Basketball: NBL to unveil three year plan

Alex Pledger of the Breakers. Photo / Sarah Ivey
Alex Pledger of the Breakers. Photo / Sarah Ivey

New administrators of the National Basketball League (NBL) are preparing to unveil an ambitious three-year plan aimed at expanding and revitalising the competition.

The NBL is expected to be relaunched in around two weeks, with control back in the hands of club owners after a de-merger with Basketball Australia (BA) is completed, when deals are finalised with media partners who are still contracted to BA.

It'll be another fresh start for the NBL which has a chequered history, having shed many clubs since its inception in the late 1970s to be down to an equal all-time low of eight teams last season, when dominated by the New Zealand Breakers and Perth Wildcats.

Officials remain optimistic after encouraging attendance and TV figures last season.

The 2013-14 NBL season, expected to start in October, is set to proceed with the same eight clubs as last season, including Townsville, whose NBL future became clouded after the previous owners sought to hand back their licence to BA following heavy losses.

Now a community-run club, the Townsville Crocodiles will be officially confirmed as participants once the de-merger has taken place.

Under the new structure, clubs will be shareholders in the NBL and will have majority voting rights while there will also be private equity in the competition.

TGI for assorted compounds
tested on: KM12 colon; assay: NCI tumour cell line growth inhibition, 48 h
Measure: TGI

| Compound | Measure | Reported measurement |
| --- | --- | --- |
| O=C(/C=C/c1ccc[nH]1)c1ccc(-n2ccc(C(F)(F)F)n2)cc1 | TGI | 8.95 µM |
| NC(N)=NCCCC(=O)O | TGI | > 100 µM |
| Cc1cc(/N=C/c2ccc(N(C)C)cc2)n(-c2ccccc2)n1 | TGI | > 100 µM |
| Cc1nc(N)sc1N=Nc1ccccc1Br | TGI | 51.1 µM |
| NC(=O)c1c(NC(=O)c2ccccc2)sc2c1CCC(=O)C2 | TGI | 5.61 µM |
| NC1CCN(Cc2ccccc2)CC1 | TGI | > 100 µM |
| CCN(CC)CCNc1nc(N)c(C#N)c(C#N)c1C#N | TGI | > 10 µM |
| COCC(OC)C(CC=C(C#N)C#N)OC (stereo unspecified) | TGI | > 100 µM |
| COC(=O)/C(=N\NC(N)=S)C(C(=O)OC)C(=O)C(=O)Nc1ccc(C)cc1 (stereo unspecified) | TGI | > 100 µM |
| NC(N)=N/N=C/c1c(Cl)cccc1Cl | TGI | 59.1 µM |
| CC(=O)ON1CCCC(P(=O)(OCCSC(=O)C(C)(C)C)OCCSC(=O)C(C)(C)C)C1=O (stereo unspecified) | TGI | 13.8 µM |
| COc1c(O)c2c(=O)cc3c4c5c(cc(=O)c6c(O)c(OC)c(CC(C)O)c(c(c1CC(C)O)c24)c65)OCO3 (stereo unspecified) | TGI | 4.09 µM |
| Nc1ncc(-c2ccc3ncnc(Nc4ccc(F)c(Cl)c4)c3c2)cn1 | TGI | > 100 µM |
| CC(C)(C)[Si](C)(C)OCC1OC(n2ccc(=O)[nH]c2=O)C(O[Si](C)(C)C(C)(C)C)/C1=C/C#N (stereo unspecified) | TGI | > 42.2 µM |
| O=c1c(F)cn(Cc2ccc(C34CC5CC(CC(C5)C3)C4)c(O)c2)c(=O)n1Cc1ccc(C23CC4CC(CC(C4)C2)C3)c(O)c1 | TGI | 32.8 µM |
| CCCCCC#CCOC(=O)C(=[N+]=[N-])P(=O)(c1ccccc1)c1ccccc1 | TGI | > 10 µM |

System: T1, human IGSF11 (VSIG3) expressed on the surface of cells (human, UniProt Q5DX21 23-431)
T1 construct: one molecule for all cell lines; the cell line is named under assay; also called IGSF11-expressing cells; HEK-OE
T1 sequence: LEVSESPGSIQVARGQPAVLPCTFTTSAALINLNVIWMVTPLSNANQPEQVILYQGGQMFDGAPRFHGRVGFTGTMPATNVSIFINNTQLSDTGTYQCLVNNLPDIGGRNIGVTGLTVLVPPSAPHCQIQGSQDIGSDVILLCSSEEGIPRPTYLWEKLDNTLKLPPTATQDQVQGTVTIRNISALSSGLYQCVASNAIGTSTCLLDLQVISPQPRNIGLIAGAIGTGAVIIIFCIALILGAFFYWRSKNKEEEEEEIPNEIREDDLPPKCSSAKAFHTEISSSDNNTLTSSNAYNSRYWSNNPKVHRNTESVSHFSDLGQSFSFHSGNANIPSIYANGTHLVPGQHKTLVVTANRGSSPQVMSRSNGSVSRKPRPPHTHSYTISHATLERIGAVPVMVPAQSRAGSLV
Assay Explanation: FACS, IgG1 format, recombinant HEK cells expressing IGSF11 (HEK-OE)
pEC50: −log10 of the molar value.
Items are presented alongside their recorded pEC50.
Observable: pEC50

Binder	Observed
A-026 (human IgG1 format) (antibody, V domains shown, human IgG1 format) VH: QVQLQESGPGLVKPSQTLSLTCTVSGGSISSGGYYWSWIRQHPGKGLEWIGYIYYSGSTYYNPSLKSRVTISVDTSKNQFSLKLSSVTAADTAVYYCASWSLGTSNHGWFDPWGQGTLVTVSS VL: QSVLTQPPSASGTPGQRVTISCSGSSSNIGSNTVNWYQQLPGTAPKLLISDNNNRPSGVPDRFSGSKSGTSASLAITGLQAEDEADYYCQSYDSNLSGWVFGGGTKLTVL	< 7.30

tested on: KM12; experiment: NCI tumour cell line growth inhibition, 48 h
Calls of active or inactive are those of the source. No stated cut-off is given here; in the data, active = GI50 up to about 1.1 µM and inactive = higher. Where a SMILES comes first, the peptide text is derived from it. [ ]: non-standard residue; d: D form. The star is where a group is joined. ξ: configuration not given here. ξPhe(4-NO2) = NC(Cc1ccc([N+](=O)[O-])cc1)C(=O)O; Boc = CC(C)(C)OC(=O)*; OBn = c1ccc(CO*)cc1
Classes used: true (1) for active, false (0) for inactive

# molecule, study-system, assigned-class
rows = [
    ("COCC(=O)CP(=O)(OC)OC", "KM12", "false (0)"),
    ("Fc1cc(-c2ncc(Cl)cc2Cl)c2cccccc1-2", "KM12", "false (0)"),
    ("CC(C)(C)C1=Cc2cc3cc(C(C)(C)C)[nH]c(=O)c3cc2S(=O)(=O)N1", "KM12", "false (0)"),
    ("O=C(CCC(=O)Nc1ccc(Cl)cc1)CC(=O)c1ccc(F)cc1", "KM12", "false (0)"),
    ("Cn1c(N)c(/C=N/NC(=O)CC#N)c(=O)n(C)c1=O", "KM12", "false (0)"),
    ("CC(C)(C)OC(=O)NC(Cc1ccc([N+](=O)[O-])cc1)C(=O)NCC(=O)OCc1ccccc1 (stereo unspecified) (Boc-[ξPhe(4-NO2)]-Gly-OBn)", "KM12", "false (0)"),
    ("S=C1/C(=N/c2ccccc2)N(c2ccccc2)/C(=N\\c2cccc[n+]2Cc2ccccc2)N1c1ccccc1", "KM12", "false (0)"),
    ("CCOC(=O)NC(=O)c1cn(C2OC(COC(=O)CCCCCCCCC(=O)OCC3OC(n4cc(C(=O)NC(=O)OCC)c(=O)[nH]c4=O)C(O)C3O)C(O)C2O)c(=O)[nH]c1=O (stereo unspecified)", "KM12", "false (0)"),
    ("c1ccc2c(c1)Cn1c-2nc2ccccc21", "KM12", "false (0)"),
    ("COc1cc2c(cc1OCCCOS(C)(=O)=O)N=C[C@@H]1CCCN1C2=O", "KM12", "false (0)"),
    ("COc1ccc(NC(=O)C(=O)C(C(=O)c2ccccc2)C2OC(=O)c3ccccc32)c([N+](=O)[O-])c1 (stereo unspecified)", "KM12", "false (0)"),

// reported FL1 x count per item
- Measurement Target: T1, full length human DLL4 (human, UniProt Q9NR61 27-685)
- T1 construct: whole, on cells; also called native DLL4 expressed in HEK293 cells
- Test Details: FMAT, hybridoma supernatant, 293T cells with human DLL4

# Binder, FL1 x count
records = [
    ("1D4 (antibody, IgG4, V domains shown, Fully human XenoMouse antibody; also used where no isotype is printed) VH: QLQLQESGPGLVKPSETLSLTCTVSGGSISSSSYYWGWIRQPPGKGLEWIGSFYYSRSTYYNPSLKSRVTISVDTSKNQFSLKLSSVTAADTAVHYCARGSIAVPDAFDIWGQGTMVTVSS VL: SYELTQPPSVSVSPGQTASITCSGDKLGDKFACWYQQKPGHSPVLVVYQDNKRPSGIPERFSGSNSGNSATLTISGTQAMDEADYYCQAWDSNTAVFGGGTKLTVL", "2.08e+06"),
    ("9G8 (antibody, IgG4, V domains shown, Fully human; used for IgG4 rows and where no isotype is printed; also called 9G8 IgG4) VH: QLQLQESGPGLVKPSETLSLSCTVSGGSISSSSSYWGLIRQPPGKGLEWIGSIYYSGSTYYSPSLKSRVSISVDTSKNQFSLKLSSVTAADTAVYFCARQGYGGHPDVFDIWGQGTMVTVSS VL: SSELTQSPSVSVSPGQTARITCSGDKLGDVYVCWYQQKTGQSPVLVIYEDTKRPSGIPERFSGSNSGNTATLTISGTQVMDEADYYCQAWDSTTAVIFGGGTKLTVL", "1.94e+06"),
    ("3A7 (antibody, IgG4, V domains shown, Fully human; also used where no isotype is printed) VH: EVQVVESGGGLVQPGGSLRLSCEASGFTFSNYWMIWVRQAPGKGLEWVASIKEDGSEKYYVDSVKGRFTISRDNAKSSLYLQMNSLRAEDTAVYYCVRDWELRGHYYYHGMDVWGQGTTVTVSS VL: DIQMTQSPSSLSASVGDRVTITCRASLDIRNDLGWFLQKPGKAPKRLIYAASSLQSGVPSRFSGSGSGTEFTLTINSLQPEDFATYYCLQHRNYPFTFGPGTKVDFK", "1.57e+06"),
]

"We will have a three-year plan," interim NBL CEO Steve Dunn told AAP.

"Any major changes however to things like rules, season formats, will probably have to wait until 2014-15 because of current contractual arrangements, plus the shortness of time.

"We are looking at the next three years to build clubs' memberships, TV viewerships and game-day audiences.

"We have already started tabling ideas that are very exciting to drive this forward."

Among the proposed changes are the addition of extra clubs, with Brisbane and a second Melbourne side among the contenders to make up a potential 10-team competition.

"We believe that the new NBL structure will make expansion easier to achieve and should allow the likes of a Brisbane team or whoever else we decide to be in the competition come 2014-15 (season)," Dunn said.

"The main reason for the de-merger is to have more control over the commercial operations to ensure that current clubs are sustainable and we can build more growth in terms of new teams and so that additional revenue can be generated by the NBL which will actually go back into the clubs that need it."

While criteria will be different to those laid down by BA, Dunn said clubs would still have to provide some kind of financial guarantee.

BA will still play a supporting role, providing referees.

-AAP

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